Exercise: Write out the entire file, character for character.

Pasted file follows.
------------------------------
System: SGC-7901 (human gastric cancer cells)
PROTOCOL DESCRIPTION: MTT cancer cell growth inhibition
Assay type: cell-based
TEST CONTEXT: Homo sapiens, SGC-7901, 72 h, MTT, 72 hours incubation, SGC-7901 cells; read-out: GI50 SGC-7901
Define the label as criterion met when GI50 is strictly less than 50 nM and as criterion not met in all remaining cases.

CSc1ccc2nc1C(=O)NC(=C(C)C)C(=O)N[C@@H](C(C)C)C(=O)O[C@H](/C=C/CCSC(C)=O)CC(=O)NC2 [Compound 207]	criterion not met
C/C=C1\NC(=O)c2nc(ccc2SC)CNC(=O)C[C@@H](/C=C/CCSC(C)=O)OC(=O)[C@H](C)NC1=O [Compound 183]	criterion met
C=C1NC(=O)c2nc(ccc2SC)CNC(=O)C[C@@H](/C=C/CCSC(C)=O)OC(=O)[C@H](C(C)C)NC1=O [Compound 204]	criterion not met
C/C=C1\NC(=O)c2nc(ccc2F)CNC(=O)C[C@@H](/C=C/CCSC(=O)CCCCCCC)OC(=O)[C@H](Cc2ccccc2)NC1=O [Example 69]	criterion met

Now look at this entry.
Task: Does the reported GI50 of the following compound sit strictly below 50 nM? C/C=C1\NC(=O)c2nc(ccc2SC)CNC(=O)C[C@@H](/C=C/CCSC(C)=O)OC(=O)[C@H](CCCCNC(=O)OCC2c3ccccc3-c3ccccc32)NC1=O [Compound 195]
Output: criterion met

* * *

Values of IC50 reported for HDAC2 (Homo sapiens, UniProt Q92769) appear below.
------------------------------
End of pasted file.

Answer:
System: SGC-7901 (human gastric cancer cells)
PROTOCOL DESCRIPTION: MTT cancer cell growth inhibition
Assay type: cell-based
TEST CONTEXT: Homo sapiens, SGC-7901, 72 h, MTT, 72 hours incubation, SGC-7901 cells; read-out: GI50 SGC-7901
Define the label as criterion met when GI50 is strictly less than 50 nM and as criterion not met in all remaining cases.

CSc1ccc2nc1C(=O)NC(=C(C)C)C(=O)N[C@@H](C(C)C)C(=O)O[C@H](/C=C/CCSC(C)=O)CC(=O)NC2 [Compound 207]	criterion not met
C/C=C1\NC(=O)c2nc(ccc2SC)CNC(=O)C[C@@H](/C=C/CCSC(C)=O)OC(=O)[C@H](C)NC1=O [Compound 183]	criterion met
C=C1NC(=O)c2nc(ccc2SC)CNC(=O)C[C@@H](/C=C/CCSC(C)=O)OC(=O)[C@H](C(C)C)NC1=O [Compound 204]	criterion not met
C/C=C1\NC(=O)c2nc(ccc2F)CNC(=O)C[C@@H](/C=C/CCSC(=O)CCCCCCC)OC(=O)[C@H](Cc2ccccc2)NC1=O [Example 69]	criterion met

Now look at this entry.
Task: Does the reported GI50 of the following compound sit strictly below 50 nM? C/C=C1\NC(=O)c2nc(ccc2SC)CNC(=O)C[C@@H](/C=C/CCSC(C)=O)OC(=O)[C@H](CCCCNC(=O)OCC2c3ccccc3-c3ccccc32)NC1=O [Compound 195]
Output: criterion met

* * *

Values of IC50 reported for HDAC2 (Homo sapiens, UniProt Q92769) appear below.